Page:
January 31 2021

January 31 2021

2020 ties for hottest year ever, continued fossil-fuel subsidies, Biden’s remarkable executive orders, Trump’s last legal defeat, the end of climate-change denial

Even without the boost of an El Niño oceanographic condition, 2020 tied 2016 for the hottest year on record according to Inside Climate News (a more technical discussion is available at RealClimate). This is the first time a new global temperature record was set without an El Niño. The last six years were the hottest six years ever, and 2020 ended the hottest decade on record as well. It’s called “global warming” for good reason.

Grist reports that global carbon emissions dropped around 7% in 2020 when compared to 2019, due mainly to the pandemic and its associated impact on economic activity. This is the largest drop in emissions ever. Some scientists and modelers are suggesting that — even after we get the pandemic under control — emissions will never return to 2019 levels, pointing to how cheap renewable electricity is forcing coal-fired power out of the market. Others remain concerned, citing that China’s emissions have already rebounded to 2019 levels. The New York Times notes that most of the reductions resulted from lower transportation emissions, but these reductions were partially offset by emissions from the huge wildfires in 2020.

An article in Scientific American by the authors of the World Scientists’ Warning of a Climate Emergency notes that, despite reduced emissions in 2020, the world is not doing enough to prevent global warming. We remain on track to exceed a 2°C temperature increase by 2100, to say nothing of the 1.5°C level that provides more meaningful limits to future damage. The authors reiterate their six-point plan — eliminate fossil-fuel-based energy, reduce emissions of short-lived pollutants, restore ecosystems, shift human diets, move to an ecologically sustainable economy and stabilize the human population.

The U.S. (and other nations) still provide substantial subsidies for fossil fuels. The International Monetary Fund estimated U.S. subsidies alone totaled $649 billion in 2017. A detailed fact sheet from the Environmental and Energy Study Institute reviews the direct and indirect subsidies provided to the fossil-fuel industry in the U.S. These include special tax benefits like the percentage depletion allowance and the deduction of intangible drilling costs, and the indirect benefits of being allowed to pollute the atmosphere and cause respiratory health problems free of charge.

Greentech Media reports on the projection of the U.S. Energy Information Administration that over 70% of new power plants built in 2021 will be carbon-free (wind, solar and one of the units of the Vogtle nuclear station in Georgia). This projection includes only utility-scale projects, so small-scale solar installations on homes and businesses will mean even more carbon-free capacity.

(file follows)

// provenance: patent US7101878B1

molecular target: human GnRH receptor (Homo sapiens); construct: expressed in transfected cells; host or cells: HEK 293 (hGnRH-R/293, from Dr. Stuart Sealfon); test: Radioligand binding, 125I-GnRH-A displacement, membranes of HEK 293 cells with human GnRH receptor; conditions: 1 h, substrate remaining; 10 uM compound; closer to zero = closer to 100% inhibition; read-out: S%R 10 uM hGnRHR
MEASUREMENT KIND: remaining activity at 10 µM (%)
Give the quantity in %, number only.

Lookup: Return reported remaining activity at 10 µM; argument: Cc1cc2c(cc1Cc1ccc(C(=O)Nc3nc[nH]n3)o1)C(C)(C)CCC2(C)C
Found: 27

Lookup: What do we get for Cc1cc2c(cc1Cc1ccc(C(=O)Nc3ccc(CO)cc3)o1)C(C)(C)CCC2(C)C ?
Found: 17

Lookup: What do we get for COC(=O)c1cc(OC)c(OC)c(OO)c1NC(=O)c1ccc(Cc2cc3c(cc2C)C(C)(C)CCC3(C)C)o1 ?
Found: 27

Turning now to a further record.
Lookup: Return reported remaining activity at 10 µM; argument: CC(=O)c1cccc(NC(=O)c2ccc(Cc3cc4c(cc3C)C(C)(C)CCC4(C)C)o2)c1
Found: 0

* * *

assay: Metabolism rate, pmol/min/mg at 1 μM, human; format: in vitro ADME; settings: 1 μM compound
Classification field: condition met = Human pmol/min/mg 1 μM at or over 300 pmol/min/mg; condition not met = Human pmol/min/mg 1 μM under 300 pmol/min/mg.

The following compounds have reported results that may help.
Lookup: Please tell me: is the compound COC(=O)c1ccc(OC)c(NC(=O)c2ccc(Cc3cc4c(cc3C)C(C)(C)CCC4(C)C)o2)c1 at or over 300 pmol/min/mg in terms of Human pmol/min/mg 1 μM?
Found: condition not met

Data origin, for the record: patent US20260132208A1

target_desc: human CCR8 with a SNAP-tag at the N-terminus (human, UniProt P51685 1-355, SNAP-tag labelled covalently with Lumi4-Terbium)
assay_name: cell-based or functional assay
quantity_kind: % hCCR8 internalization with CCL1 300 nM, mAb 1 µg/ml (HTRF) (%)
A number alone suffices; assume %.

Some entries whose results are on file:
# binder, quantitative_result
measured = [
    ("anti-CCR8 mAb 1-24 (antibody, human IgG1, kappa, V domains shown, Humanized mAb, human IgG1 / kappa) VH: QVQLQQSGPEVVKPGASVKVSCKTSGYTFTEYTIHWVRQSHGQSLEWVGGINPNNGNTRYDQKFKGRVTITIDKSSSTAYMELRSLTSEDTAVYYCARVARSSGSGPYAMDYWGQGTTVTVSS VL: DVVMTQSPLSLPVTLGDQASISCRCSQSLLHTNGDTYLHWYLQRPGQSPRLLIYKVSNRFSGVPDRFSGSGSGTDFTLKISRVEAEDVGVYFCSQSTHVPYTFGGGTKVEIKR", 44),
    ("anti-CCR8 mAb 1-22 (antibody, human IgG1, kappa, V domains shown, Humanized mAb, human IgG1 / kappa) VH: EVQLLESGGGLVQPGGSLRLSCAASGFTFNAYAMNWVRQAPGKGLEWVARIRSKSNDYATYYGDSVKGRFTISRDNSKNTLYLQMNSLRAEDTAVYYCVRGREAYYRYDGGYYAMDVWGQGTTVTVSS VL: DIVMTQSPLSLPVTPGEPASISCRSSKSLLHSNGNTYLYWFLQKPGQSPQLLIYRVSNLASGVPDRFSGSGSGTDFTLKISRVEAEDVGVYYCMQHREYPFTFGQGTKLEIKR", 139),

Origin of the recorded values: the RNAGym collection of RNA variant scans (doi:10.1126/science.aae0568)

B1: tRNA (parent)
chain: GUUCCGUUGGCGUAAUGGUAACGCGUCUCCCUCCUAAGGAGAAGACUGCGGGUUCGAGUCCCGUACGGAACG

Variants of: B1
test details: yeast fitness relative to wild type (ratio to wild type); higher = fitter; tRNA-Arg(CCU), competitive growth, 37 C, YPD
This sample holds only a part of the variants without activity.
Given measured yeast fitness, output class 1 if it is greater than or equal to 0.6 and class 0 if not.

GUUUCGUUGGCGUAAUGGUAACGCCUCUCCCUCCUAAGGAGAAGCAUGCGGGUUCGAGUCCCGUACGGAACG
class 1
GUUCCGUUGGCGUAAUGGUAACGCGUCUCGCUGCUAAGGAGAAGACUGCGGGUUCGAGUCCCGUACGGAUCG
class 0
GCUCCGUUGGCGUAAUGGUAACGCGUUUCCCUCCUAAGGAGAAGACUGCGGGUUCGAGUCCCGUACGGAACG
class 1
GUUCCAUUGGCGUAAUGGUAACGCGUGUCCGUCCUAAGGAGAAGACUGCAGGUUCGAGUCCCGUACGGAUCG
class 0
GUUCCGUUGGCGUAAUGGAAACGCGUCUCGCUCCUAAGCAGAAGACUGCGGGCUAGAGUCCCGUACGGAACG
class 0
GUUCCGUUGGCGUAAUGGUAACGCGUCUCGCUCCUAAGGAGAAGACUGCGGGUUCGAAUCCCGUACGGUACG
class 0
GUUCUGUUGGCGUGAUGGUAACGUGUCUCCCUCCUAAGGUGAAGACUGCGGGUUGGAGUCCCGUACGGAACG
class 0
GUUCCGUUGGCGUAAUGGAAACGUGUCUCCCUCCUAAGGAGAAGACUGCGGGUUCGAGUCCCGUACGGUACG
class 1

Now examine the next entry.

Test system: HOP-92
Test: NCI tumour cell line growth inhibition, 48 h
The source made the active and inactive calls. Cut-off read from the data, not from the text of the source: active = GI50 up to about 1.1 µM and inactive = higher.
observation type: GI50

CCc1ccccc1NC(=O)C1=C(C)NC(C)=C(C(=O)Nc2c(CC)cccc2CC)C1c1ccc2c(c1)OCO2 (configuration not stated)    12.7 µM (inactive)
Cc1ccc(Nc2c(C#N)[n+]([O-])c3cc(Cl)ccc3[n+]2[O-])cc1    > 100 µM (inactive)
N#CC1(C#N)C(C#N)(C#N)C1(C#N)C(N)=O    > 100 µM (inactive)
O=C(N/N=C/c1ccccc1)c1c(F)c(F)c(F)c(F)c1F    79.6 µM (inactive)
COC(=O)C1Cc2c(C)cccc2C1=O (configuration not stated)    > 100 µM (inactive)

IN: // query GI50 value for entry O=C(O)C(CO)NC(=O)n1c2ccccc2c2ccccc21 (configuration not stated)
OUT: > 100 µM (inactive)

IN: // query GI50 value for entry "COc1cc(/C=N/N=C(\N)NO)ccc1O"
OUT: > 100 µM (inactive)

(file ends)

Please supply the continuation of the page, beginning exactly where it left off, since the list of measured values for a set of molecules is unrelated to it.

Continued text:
As if we need a reminder that 2020 was not our favorite year, the Guardian summarizes a report from NOAA noting that there were 22 major disasters in 2020 (defined as damages above $1 billion). Wildfires and major storms caused over $95 billion in damage and killed 262 people.

One of the last acts of the Trump Administration was to attempt to auction oil leases in the Alaska National Wildlife Refuge (ANWR). The auction was a failure, with no major oil companies participating. The only major bidder was the State of Alaska’s economic development agency that hopes to sublease lands in the future. But as an op-ed in the Houston Chronicle explains, it is unlikely there will be the demand or the interest in drilling at ANWR. This is good news, as we need to keep that oil in the ground to minimize climate disruption. These leases, and subsequent production activities, were supposed to produce billions of dollars to offset the revenue losses from Trump’s tax cuts. But, as we have seen, large deficits are only a problem for Republicans when the money is being spent by Democrats.

President Biden noted in December, when introducing his agricultural team, that “we see farmers making American agriculture first in the world to achieve net-zero emissions and gaining new sources of income in the process.” Inside Climate News takes a look at what this might mean in practice, and the many complications and competing incentives that exist in American farm policy.